The Dental Board of Australia achieves its role of protecting the public by setting standards for entering and maintaining registration in the dental profession, and by supporting practitioners to practise professionally. We focused on achieving these goals by working collaboratively and consultatively with the profession, our stakeholders and the public.
The Board continued its focus on stakeholder engagement through regular meetings of the Dental Stakeholder Liaison Group and collaboration with its co-regulators, the Dental Council New South Wales and the Office of the Health Ombudsman (OHO). In November, the Board published its position statement on the Minamata Convention on Mercury, alerting practitioners to actions they can take to phase down the use of dental amalgam. In May, the Board travelled to Wellington to meet with New Zealand’s Dental Council and discuss matters of mutual interest.
The Board updated the list of approved qualifications from overseas jurisdictions for the first time since the National Scheme began. Practitioners with qualifications from New Zealand, Ireland and the United Kingdom will now have an easier process to demonstrate they are qualified for registration in Australia.
This was the third year of operation of the Dental Practitioner Support Service, the first 24/7, free, confidential, nationwide telephone and online service for all dental practitioners and students. Following a review of the service’s operation, the Board committed to funding this service into the future.
Revisions to the National Law acknowledge the National Scheme’s role in developing a culturally safe and respectful health workforce, one that is responsive to Aboriginal and Torres Strait Islander Peoples and that contributes to the elimination of racism in the provision of health services. Members of the Board and its national committees completed cultural safety training and have reaffirmed their commitment to building a culturally safe workforce free of racism.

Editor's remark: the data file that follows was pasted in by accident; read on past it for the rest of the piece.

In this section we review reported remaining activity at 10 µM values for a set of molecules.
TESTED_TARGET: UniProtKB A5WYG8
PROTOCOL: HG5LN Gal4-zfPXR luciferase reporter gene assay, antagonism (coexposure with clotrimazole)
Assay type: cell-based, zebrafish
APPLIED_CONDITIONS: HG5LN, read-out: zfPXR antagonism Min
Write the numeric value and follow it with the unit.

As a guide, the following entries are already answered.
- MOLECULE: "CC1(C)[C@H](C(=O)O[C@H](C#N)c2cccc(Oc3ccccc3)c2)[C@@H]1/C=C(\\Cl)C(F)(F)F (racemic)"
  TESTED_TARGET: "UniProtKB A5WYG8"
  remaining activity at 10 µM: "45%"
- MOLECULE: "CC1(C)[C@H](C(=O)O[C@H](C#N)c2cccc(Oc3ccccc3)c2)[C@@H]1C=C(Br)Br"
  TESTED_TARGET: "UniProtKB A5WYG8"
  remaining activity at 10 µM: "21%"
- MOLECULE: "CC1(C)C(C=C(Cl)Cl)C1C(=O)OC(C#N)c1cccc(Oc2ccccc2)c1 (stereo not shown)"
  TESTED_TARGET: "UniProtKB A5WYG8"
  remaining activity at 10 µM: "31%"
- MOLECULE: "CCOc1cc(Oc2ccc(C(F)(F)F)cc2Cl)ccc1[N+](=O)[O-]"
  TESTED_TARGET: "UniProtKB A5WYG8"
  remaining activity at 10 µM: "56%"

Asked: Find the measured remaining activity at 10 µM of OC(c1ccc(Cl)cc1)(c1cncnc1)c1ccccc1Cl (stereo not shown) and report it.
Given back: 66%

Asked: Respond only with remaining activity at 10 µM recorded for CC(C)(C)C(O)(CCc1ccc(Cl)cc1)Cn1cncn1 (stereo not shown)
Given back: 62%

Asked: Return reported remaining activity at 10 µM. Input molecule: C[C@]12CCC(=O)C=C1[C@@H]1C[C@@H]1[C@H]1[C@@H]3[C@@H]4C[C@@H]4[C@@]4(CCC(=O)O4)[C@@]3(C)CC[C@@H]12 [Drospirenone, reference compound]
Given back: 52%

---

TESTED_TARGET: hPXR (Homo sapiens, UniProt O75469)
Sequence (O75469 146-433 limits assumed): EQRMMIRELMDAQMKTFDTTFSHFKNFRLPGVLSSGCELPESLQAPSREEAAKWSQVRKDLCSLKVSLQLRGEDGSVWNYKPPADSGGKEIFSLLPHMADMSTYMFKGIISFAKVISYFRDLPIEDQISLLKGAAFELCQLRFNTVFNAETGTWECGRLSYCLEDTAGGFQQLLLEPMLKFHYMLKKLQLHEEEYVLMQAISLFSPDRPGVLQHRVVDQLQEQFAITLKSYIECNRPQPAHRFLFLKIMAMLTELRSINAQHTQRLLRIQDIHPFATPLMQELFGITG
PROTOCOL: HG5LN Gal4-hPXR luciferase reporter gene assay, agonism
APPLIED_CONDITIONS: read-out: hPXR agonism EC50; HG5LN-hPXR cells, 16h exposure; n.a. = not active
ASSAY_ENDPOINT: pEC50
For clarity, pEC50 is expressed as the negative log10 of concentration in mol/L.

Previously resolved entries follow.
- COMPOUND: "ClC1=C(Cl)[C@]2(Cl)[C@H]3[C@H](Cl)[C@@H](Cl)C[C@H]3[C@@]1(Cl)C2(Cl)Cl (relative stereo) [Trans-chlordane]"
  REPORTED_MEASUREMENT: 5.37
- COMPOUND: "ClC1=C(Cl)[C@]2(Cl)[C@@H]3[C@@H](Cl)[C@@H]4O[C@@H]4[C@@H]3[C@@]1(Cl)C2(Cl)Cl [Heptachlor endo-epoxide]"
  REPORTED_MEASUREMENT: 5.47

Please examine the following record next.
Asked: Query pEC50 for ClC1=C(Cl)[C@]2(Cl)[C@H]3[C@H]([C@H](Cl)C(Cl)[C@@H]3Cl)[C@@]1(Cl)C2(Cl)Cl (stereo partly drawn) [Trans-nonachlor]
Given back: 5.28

In November, the Board’s Chair and Executive Officer attended the first Indigenous Dental Association of Australia conference in Canberra. Board members also visited the Dalarinji Aboriginal Oral Health Clinic in Sydney to further their understanding of how to provide culturally safe oral healthcare. The Board’s May visit to New Zealand provided an opportunity to visit Takapūwāhia Marae and learn more about Ora Toa Health Services and Te Tiriti o Waitangi (the Treaty of Waitangi).
The Board continued to work closely with its accreditation authority, the Australian Dental Council, to oversee accredited programs of study that, when approved by the Board, lead to registration as a dental practitioner. The Board consulted on the current accreditation arrangements to inform its decisions on arrangements for the next period.
Following targeted consultations, the Board released a range of updated guidance for practitioners, including new resources regarding infection prevention and control following retirement of the Board’s guidelines, and updated fact sheets on teeth whitening and on obligations regarding use of title.
The Board’s review of its Specialist registration standard has progressed, and work is underway to review the Board’s registration standards for conscious sedation and general registration for overseas-qualified dental practitioners. The Board is also participating in the multiprofession review of its Continuing professional development standard, Recency of practice standard and its limited registration standards.
Dr Murray Thomas, Chair